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Re: How to match last character of string, even if it happens to be a newline?

by LanX (Archbishop)
on May 12, 2019 at 15:27 UTC ( #1233650=note: print w/replies, xml ) Need Help??


in reply to How to match last character of string, even if it happens to be a newline?

That's what you want? :)
$ perl -e' m/.*(.|\n)/,print "<$1>" for "123","ab\ c\n"' <3>< >$

Please note that \n is often not one but two characters, like on Unix CR LF

Cheers Rolf
(addicted to the Perl Programming Language :)
Wikisyntax for the Monastery FootballPerl is like chess, only without the dice

Replies are listed 'Best First'.
Re^2: How to match last character of string, even if it happens to be a newline?
by BillKSmith (Parson) on May 12, 2019 at 21:17 UTC
    Mac or Windows newlines seldom cause a problem. I think of \n as a perl newline. Perl strings always use it. Translation between it and your OS's representation is done by an I/O "layer". (In Unix, the "translation" does not actually change anything.) The only exception is when we change I/O behavior by specifying non-standard layers or binmode on input.
    Bill
      I didn't say it's a problem in general,

      I said it's not always just one character like the OP suggested.

      Cheers Rolf
      (addicted to the Perl Programming Language :)
      Wikisyntax for the Monastery FootballPerl is like chess, only without the dice

        In Perl, "\n" is always one character, regardless of the platform. It is written as two bytes if you use the default encoding on some platforms, Windows being the most popular. Newline has a nice overview.

        If you read a file containing 0D0A using the default encoding on Unix platforms, or with binmode on any platform, you get two characters "\r\n" which you can (or have to) process.

Re^2: How to match last character of string, even if it happens to be a newline?
by Allasso (Monk) on May 12, 2019 at 15:58 UTC
    Not quite:
    $text_1 = "abc\nd"; $text_1 =~ m/.*(.|\n)/; print("----------\n>" . $1 . "<\n");
    Prints:
    ---------- > <
    Should print d
      $text_1 = "abc\nd";
      $text_1 =~ m/.*(.|\n)/;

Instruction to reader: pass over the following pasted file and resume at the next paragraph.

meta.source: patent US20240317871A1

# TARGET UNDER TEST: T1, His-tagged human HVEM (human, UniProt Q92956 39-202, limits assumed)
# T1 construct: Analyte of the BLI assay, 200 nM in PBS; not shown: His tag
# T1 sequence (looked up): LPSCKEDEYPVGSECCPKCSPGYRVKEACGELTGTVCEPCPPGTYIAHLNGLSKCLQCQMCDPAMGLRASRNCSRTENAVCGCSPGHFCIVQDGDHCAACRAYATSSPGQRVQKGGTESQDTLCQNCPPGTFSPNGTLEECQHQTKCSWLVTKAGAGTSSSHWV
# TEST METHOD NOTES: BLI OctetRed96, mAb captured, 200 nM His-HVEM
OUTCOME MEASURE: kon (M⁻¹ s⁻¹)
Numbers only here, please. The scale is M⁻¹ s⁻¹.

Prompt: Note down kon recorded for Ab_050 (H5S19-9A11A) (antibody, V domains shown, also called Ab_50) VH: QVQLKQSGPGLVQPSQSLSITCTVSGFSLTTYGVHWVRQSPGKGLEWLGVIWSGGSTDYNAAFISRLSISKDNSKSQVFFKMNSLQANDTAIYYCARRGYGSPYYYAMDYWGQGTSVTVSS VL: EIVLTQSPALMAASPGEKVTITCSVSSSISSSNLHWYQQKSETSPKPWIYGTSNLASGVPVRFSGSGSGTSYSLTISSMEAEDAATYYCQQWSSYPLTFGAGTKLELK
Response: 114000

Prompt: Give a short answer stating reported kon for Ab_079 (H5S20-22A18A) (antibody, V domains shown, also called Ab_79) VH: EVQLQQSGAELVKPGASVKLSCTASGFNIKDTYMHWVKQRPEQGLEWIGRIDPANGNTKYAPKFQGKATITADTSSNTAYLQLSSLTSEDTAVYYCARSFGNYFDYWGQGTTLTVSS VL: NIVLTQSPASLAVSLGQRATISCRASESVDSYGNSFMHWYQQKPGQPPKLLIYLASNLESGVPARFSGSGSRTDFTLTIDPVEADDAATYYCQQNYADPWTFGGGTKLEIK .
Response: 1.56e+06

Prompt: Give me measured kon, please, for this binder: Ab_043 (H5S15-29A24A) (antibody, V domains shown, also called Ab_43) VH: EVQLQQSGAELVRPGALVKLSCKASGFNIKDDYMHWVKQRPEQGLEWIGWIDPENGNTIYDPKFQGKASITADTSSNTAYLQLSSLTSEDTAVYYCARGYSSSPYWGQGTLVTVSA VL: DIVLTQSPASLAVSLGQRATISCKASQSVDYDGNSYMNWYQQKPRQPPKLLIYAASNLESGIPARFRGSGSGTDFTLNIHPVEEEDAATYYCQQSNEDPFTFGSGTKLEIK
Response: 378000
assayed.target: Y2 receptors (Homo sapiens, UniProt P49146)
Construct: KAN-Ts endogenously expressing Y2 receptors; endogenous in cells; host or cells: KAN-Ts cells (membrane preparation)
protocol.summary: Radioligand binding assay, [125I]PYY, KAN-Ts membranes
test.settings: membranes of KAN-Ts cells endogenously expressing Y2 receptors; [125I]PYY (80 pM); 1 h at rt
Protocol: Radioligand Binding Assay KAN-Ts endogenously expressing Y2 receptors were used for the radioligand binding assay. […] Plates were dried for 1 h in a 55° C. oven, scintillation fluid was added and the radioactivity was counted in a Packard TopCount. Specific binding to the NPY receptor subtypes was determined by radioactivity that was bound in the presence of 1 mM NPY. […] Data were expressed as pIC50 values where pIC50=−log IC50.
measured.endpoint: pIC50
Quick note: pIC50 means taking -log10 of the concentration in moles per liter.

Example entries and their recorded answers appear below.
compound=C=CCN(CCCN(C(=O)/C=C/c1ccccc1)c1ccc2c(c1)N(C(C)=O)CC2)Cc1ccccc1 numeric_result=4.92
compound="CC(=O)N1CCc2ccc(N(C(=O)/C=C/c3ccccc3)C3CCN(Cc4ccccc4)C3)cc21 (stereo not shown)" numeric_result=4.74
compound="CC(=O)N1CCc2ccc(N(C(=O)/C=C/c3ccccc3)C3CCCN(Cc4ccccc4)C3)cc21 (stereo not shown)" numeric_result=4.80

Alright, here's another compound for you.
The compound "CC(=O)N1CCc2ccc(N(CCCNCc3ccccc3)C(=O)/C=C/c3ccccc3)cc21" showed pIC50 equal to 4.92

...
      Should print d

      A narration of  m/.*(.|\n)/ might be:

      1. .*     From the start of the string, grab as much as possible of anything that's not a newline (no /s modifier for dot);
      2. (.|\n) Then match and capture the first thing that's either not-a-newline or a newline.
      Looked at this way, the only thing that could possibly be captured in the given string would be a newline.

      Indeed, if your regex has no operator introduced after Perl version 5.6, this kind of narration is what YAPE::Regex::Explain will give you:

      c:\@Work\Perl\monks>perl -wMstrict -le "use YAPE::Regex::Explain; print YAPE::Regex::Explain->new(qr/.*(.|\n)/)->explain(); " The regular expression: (?-imsx:.*(.|\n)) matches as follows: NODE EXPLANATION ---------------------------------------------------------------------- (?-imsx: group, but do not capture (case-sensitive) (with ^ and $ matching normally) (with . not matching \n) (matching whitespace and # normally): ---------------------------------------------------------------------- .* any character except \n (0 or more times (matching the most amount possible)) ---------------------------------------------------------------------- ( group and capture to \1: ---------------------------------------------------------------------- . any character except \n ---------------------------------------------------------------------- | OR ---------------------------------------------------------------------- \n '\n' (newline) ---------------------------------------------------------------------- ) end of \1 ---------------------------------------------------------------------- ) end of grouping ----------------------------------------------------------------------
      (There are newer and better regex parser/explainers around, but I like this one, limited as it is, for its explanatory style.)


      Give a man a fish:  <%-{-{-{-<

      > Not quite: ... "abc\nd"

      in this case two options with /s modifier

      DB<11> m/.*(.|\n)/s,print "<$1>" for "123","abc\n","abc\nd" <3>< ><d> DB<12> m/.*(.)/s,print "<$1>" for "123","abc\n","abc\nd" <3>< ><d> DB<13>

      HTH!

      Cheers Rolf
      (addicted to the Perl Programming Language :)
      Wikisyntax for the Monastery FootballPerl is like chess, only without the dice

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